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  • Niccolò Machiavelli
    May 3, 1469 - June 22, 1527
    Part 5 of 11: Principe, Discorsi & Arte della guerra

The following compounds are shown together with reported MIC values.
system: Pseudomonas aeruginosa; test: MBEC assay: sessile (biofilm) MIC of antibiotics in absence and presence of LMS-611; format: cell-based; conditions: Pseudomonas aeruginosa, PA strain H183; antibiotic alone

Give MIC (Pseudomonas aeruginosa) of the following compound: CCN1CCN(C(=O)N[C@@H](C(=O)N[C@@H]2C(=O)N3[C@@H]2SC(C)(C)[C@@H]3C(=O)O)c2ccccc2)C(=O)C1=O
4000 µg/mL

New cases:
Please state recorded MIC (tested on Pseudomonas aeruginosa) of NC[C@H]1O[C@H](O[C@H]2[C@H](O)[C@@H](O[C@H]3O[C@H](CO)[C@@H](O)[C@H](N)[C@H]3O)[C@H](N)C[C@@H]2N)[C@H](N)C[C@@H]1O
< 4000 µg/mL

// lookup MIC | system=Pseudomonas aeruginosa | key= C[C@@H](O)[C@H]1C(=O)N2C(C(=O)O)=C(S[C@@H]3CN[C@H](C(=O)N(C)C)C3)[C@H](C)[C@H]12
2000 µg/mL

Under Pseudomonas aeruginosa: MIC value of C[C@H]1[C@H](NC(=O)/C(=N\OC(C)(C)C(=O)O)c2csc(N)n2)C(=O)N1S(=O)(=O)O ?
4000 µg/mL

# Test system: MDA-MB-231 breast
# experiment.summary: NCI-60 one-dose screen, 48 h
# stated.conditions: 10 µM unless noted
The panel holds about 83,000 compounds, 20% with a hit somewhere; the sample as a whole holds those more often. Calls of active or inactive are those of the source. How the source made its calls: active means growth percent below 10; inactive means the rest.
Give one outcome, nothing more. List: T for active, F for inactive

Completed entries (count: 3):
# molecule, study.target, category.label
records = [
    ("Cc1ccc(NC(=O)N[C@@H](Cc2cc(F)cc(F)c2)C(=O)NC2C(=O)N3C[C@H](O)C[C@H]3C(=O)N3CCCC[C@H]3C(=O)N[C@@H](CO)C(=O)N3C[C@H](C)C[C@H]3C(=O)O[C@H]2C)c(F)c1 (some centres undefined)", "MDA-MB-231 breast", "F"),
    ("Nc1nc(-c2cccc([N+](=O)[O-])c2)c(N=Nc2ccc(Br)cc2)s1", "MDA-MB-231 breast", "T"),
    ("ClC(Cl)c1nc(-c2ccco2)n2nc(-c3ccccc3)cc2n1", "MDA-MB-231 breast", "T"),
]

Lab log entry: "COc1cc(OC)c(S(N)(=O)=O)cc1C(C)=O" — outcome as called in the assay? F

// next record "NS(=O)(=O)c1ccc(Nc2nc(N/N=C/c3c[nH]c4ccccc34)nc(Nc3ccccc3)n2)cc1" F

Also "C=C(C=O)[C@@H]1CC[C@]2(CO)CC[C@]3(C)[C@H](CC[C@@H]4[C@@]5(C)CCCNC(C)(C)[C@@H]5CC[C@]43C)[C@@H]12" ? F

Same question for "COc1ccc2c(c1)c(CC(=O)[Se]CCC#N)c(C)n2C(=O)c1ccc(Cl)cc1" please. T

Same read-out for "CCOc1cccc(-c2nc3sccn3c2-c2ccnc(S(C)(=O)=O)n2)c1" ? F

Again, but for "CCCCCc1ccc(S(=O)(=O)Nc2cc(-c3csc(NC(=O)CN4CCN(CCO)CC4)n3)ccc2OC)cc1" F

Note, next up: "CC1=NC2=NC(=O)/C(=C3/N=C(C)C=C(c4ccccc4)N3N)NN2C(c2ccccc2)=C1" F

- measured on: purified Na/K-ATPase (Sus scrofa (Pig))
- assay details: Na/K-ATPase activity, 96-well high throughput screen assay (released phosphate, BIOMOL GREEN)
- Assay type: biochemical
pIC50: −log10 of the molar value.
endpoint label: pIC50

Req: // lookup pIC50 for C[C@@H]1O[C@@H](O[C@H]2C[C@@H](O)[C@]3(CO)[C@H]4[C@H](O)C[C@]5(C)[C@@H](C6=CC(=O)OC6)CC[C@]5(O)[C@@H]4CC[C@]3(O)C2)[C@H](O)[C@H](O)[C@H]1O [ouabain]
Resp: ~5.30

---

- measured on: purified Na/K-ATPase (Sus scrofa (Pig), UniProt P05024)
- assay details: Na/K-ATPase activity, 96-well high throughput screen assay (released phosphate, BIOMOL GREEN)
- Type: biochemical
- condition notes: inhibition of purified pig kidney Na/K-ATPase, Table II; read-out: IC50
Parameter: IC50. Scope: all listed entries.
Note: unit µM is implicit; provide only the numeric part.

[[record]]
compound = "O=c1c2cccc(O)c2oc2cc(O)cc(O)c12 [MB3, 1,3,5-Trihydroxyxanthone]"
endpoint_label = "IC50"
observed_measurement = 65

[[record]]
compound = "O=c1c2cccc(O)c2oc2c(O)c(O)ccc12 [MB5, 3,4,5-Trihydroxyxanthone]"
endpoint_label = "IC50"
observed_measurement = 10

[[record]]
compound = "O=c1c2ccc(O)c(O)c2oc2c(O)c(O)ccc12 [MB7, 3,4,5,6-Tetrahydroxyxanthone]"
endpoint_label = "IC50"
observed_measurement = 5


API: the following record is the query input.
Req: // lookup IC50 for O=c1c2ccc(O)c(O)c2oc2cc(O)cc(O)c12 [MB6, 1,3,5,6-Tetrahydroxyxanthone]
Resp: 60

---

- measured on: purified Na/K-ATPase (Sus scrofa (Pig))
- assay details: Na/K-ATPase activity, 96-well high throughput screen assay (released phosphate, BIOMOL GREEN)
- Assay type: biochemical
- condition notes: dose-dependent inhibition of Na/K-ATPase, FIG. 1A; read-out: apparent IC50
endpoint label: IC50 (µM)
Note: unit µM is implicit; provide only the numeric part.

Machiavelli now entered upon a period of life to which we owe the great works that have rendered his name immortal. But it was one of prolonged disappointment and annoyance. He had not accustomed himself to economical living; and, when the emoluments of his office were withdrawn, he had barely enough to support his family. The previous years of his manhood had been spent in continual activity. Much as he enjoyed the study of the Latin and Italian classics, literature was not his business; nor had he looked on writing as more than an occasional amusement. He was now driven in upon his books for the employment of a restless temperament; and to this irksomeness of enforced leisure may be ascribed the production of the Principe, the Discorsi, the Arte della guerra, the comedies, and the Historie fiorentine. The uneasiness of Machiavelli's mind in the first years of this retirement is brought before us by his private correspondence. The letters to Vettori paint a man of vigorous intellect and feverish activity, dividing his time between studies and vulgar dissipations, seeking at one time distraction in low intrigues and wanton company, at another turning to the great minds of antiquity for solace. It is not easy to understand the spirit in which the author of the Principe sat down to exchange obscenities with the author of the Sommario della storia d'Italia. At the same time this coarseness of taste did not blunt his intellectual sagacity. His letters on public affairs in Italy and Europe, especially those which he meant Vettori to communicate to the Medici at Rome, are marked by extraordinary fineness of perception, combined, as usual in his case, with philosophical breadth. In retirement at his villa near Percussina, a hamlet of San Casciano, Machiavelli completed the Principe before the end of 1513. This famous book is an analysis of the methods whereby an ambitious man may rise to sovereign power. It appears to have grown out of another scarcely less celebrated work, upon which Machiavelli had been engaged before he took the Principe in hand, and which he did not finish until some time afterwards. This second treatise is the Discorsi sopra la prima deca di Tito Livio.